Super and Superb

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gtoturbo69

Member
Russian
Hello there! Can anybody explain me what is the difference between super and superb and what context do they use in?
 
  • Aidanriley

    Senior Member
    English
    Super can mean "extremely" at times. It is super cold.
    It can also mean "high-quality", but in that case, superb is preferred, because "super" sounds a little bit childish.

    This food is superb. (Good)
    This food is super. (Good if you are a child, or if it is an informal situation).
     

    Parla

    Member Emeritus
    English - US
    Are there any popular words to mean ”good“?
    There are many, many words to mean "good", depending on what you're talking about: food, grammar, music, sports, art, health, etc. etc. etc. Dozens. Hundreds.
     

    xuliang

    Senior Member
    Chinese Mandarin
    I would like to add that both words are very old-fashioned when used to mean "good". "Super" used as "extremely" is much more common.
    Hi, all, I would like to know, is it common now to describe a person who can do something very well with the word "super". If not, what words do native speakers usually say in this occasion?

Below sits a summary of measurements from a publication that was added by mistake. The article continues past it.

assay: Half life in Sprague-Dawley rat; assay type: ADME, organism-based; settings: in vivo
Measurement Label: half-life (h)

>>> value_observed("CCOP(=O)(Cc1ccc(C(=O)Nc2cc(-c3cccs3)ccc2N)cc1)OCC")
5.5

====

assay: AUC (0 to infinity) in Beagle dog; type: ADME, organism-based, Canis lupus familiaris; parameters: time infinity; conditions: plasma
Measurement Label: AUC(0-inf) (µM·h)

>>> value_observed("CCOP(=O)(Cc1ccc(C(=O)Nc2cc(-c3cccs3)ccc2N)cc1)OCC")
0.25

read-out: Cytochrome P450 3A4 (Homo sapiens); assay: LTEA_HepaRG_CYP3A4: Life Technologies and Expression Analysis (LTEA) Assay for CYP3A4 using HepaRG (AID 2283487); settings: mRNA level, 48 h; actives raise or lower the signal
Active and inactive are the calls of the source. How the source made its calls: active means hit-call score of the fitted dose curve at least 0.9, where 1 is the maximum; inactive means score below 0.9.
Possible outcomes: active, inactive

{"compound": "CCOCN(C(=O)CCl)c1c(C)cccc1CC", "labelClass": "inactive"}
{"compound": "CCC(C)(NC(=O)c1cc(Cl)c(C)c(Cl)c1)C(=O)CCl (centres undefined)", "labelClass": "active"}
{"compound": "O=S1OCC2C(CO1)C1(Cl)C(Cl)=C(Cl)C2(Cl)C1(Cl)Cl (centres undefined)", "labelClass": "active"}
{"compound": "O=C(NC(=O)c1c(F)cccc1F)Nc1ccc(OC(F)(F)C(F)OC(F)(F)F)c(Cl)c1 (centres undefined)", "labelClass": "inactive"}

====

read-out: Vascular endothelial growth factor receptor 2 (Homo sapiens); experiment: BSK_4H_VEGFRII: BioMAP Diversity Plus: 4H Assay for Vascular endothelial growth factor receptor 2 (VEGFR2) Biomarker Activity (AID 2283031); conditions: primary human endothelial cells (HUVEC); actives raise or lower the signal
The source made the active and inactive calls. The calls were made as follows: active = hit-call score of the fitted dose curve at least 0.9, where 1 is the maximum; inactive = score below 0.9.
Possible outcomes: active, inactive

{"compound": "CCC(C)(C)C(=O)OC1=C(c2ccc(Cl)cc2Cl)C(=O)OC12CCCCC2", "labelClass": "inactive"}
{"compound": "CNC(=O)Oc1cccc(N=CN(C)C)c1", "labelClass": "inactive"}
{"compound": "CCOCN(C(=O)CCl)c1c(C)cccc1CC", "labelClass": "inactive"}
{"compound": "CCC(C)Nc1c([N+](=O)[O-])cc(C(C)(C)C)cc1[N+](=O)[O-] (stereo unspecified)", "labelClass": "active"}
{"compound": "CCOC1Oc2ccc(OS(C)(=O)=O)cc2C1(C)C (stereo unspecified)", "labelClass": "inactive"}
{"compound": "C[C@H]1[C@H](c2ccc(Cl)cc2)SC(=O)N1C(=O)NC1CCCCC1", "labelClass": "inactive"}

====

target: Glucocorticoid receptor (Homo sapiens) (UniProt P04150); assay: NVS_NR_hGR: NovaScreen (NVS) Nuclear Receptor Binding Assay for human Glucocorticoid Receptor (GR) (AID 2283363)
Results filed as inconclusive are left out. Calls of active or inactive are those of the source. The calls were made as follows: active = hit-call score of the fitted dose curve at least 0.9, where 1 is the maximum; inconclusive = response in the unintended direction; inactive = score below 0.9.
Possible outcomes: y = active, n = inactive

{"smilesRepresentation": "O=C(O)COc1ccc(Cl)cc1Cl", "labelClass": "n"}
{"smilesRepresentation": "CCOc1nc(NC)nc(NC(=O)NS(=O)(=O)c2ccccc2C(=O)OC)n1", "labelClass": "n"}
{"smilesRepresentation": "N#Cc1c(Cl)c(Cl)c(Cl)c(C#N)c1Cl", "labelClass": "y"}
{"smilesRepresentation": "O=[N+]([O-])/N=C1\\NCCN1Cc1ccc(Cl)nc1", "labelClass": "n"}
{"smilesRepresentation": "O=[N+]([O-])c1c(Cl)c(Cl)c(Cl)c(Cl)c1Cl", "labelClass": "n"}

For example, in a TV program, a child or an adult can work out the complex maths during a very short time, then the host said: " You are super. " Or when a player has won the champions in competitions for several times , and we say "He is super"

    Is it common to say so? Thank you.
     
    Last edited:

    Myridon

    Senior Member
    English - US
    For example, in a TV program, a child or an adult can work out the complex maths during a very short time, then the host said: " You are super. " Is it common to say so? Thank you.
    I think it would be much more likely to say "That was super." referring to what the person just did. You would want to say "You are very good at maths." not "You are very good." so (very, very informally) "You are super good at maths."
     
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